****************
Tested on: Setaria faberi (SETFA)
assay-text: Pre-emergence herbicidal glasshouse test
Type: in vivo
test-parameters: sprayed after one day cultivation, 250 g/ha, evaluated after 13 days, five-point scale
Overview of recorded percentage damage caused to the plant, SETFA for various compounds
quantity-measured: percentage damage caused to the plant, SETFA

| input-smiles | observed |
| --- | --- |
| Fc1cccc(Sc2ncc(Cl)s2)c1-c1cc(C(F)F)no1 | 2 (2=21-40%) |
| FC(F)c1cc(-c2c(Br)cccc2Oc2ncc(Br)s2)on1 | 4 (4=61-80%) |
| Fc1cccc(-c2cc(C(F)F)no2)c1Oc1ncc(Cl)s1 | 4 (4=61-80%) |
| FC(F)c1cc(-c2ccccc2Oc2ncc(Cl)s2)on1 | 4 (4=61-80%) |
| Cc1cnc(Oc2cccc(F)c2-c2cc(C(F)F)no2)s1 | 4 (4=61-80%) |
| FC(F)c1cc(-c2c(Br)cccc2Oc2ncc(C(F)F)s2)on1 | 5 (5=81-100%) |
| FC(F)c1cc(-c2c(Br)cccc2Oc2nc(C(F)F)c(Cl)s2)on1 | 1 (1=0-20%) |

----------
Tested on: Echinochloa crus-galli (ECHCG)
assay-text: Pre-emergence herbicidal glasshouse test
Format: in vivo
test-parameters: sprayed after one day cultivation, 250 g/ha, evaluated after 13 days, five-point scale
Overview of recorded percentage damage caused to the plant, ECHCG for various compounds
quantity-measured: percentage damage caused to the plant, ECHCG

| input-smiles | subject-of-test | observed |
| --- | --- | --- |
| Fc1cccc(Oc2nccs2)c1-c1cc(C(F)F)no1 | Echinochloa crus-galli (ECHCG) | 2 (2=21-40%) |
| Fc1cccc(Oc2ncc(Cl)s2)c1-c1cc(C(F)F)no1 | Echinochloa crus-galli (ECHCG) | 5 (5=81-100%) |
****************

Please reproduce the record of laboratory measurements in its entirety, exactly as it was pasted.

Tested on: Setaria faberi (SETFA)
assay-text: Pre-emergence herbicidal glasshouse test
Type: in vivo
test-parameters: sprayed after one day cultivation, 250 g/ha, evaluated after 13 days, five-point scale
Overview of recorded percentage damage caused to the plant, SETFA for various compounds
quantity-measured: percentage damage caused to the plant, SETFA

| input-smiles | observed |
| --- | --- |
| Fc1cccc(Sc2ncc(Cl)s2)c1-c1cc(C(F)F)no1 | 2 (2=21-40%) |
| FC(F)c1cc(-c2c(Br)cccc2Oc2ncc(Br)s2)on1 | 4 (4=61-80%) |
| Fc1cccc(-c2cc(C(F)F)no2)c1Oc1ncc(Cl)s1 | 4 (4=61-80%) |
| FC(F)c1cc(-c2ccccc2Oc2ncc(Cl)s2)on1 | 4 (4=61-80%) |
| Cc1cnc(Oc2cccc(F)c2-c2cc(C(F)F)no2)s1 | 4 (4=61-80%) |
| FC(F)c1cc(-c2c(Br)cccc2Oc2ncc(C(F)F)s2)on1 | 5 (5=81-100%) |
| FC(F)c1cc(-c2c(Br)cccc2Oc2nc(C(F)F)c(Cl)s2)on1 | 1 (1=0-20%) |

----------
Tested on: Echinochloa crus-galli (ECHCG)
assay-text: Pre-emergence herbicidal glasshouse test
Format: in vivo
test-parameters: sprayed after one day cultivation, 250 g/ha, evaluated after 13 days, five-point scale
Overview of recorded percentage damage caused to the plant, ECHCG for various compounds
quantity-measured: percentage damage caused to the plant, ECHCG

| input-smiles | subject-of-test | observed |
| --- | --- | --- |
| Fc1cccc(Oc2nccs2)c1-c1cc(C(F)F)no1 | Echinochloa crus-galli (ECHCG) | 2 (2=21-40%) |
| Fc1cccc(Oc2ncc(Cl)s2)c1-c1cc(C(F)F)no1 | Echinochloa crus-galli (ECHCG) | 5 (5=81-100%) |